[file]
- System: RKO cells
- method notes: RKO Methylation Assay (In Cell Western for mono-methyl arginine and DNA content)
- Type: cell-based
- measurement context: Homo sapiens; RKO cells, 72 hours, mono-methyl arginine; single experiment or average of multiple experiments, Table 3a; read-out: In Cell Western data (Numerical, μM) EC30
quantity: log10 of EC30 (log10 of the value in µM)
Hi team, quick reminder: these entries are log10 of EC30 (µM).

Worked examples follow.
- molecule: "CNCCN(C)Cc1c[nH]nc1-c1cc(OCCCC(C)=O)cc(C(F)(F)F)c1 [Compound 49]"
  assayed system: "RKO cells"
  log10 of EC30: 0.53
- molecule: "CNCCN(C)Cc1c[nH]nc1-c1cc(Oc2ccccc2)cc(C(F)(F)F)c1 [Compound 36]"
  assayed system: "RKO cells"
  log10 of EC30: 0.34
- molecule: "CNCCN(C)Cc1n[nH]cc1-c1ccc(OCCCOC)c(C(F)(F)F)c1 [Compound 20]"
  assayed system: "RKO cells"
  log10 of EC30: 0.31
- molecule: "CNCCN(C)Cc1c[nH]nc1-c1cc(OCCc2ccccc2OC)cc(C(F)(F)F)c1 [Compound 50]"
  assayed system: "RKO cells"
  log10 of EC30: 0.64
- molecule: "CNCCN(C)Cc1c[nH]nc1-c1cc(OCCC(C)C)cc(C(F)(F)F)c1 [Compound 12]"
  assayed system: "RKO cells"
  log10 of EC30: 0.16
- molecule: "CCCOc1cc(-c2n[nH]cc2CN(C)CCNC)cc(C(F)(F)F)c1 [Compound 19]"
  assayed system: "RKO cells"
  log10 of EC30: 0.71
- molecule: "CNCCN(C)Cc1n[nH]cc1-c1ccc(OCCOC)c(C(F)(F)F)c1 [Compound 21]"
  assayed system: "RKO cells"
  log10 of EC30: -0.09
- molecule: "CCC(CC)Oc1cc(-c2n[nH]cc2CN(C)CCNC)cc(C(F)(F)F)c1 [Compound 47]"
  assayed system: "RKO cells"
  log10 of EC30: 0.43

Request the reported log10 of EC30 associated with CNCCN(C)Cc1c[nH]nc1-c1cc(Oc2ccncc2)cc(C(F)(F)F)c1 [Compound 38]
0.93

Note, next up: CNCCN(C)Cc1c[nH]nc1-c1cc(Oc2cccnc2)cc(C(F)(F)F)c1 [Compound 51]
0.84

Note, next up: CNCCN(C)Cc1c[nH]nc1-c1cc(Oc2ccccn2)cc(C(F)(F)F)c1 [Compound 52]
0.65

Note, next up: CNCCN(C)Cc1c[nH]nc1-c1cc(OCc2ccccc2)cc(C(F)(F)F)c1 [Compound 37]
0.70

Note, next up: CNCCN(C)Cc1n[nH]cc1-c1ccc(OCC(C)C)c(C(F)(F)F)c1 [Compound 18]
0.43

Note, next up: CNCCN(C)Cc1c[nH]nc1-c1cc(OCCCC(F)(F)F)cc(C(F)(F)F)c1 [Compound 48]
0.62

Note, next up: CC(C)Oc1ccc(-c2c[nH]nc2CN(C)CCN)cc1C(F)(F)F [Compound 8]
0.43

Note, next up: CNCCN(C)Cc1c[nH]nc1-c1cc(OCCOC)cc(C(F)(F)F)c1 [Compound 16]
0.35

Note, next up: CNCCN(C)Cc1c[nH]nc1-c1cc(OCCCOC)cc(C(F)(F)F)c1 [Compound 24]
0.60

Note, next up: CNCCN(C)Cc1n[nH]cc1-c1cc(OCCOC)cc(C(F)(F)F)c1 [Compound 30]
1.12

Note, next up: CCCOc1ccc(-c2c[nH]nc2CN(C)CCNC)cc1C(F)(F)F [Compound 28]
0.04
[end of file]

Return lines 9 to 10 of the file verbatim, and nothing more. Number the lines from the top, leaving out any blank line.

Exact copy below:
  assayed system: "RKO cells"
  log10 of EC30: 0.53